Probabilism is the moral system according to which in a doubt of conscience about the morality of a particular course of conduct, a person may lawfully follow the opinion for liberty, provided it is truly probable, even though the opinion for law is definitely more probable. The defenders of this system apply their fundamental principle: "A doubtful law does not bind" (Lex dubia non obligat ) to both divine and human laws, whether the doubt concerns the existence or the cessation of the law. However, they admit the exceptions to the use of reflex principles. Moreover, they require a person reasonably to seek direct certainty regarding the moral problem before seeking indirect certainty through the use of reflex principles. The outstanding exponents of this system emphasize that the opinion for liberty must be truly and solidly probable, for if it is only slightly probable it has no value against the opinion for law. Thus, probabilism is clearly distinguished from laxism. Jesuit theologians are the best known exponents of probabilism.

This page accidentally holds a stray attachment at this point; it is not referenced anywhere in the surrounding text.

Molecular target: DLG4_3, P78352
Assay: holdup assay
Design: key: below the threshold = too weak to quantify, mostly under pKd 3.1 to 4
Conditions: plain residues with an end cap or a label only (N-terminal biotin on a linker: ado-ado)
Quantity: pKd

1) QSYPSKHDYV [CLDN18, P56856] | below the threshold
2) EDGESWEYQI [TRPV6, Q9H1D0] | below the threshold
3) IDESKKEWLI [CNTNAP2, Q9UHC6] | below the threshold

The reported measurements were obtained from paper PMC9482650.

See Also: morality, systems of; conscience; reflex principles; doubt, moral; laxism.
Bibliography: d. m. prÜmmer, Manuale theologiae moralis, ed. e. m. mÜnch, 3 v. (10th ed. Barcelona 1945–46) 1:342. j. aertnys and c. a. damen, Theologia moralis, 2 v. (16th ed. Turin 1950) 1:101. m. zalba, Theologiae moralis compendium, 2 v. (Madrid 1958) 1:679–703. j. m. harty, The Catholic Encyclopedia, ed. c.g. herbermann et al., 16 v. (New York 1907–14; suppl. 1922) 12:441–446. t. deman, Dictionnaire de théologie catholique, ed. a. vacant et al., 15 v. (Paris 1903–50; Tables générales 1951–) 13.1:417–619.
[f. j. connell]